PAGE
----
By Lilly Hanson and Jacob Swanson
The Wisconsin Department of Justice’s crime lab tests nearly 900 rape kits a year for ongoing cases. But there’s another number the state is tracking: the over 6000 untested rape kits from around the state that go back to 1989. The numbers alone can be confusing, but the reasons for testing certain rape kits, and not others, has led to misinformation regarding an already complicated subject.
It’s been two years since the state received grants to address the accumulation of untested sexual assault evidence kits, also known as rape kits, which are packages that contain evidence collected after a reported sexual assault. But only 202 kits have been tested. While some may say this number is small, issues such as victims not reporting the sexual assault, to the not having consent to test the kits are just a few reasons why the numbers are so low.
“We don’t have a way to ask all 2000 of those people who were undecided and so we we’re trying to make the best decision to allow them to opt in to the system versus forcing them in to the system, “ Jamie Sathasivam, the program director of the Rape Crisis Center, said.
According to Sathasivam because there isn’t a way to ensure contact with every victim, nor would that necessarily be the most trauma informed way to handle the rape kits, advocates from across the state came together and talked about how to address testing kits where no report to law enforcement was made. It was decided that reasonably one could assume that if they had evidence collected and reported to law enforcement they were giving consent for testing. This could not be said for those kits where evidence was collected but NO report was ever made to law enforcement.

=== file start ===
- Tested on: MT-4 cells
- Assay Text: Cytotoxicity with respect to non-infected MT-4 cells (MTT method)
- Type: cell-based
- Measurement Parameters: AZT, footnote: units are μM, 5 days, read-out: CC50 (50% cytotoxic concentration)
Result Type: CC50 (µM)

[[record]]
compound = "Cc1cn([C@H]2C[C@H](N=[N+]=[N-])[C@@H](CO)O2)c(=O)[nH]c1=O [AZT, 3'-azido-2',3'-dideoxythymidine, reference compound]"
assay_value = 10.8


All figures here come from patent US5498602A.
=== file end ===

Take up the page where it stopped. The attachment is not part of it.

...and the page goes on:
“Everyone would like these kits to be processed today, but it has to be done properly. And nothing would be worse than having someone wait for this to have happened and then have it done incorrectly. So it’s really important that we go through the appropriate labs and make sure everything follows that chain of custody,” Sathasivam said.
The chain of custody, chronological documentation or paper trail of physical or electronic evidence, is just one aspect of protocol that needs to be followed while testing these kits.
“There’s a statue in Wisconsin: ‘until the defendant has completed his or her sentence that evidence needs to be preserved,” Ian Hederson, Associate Director of the Wisconsin Coalition Against Sexual Assault. “There are many reasons why those kits never made it to the crime lab for testing. Some of those kits were being held while the offender…while there was a conviction. Some of them maybe the victim said they weren’t sure whether they wanted the kit to be tested. The wanted the evidence collected. Others may have been the victim knows the perpetrator and so the issue may not be who the perpetrator is.”
All of these reasons act as boxes to be checked when considering whether or not to test a rape kit. According to the Wisconsin Sexual Assault Kit Initiative, in Dane County alone there are around 900 unsubmitted rape kits from the Madison Police Department, but of those only 600 are designated for testing.
Each rape kit can take two weeks to two months to process, but the average is 45 days. The Wisconsin Department of Justice estimates all kit testing will be completed as early as September of next year. To track the number of kits being tested visit https://wisaki.doj.wi.gov/.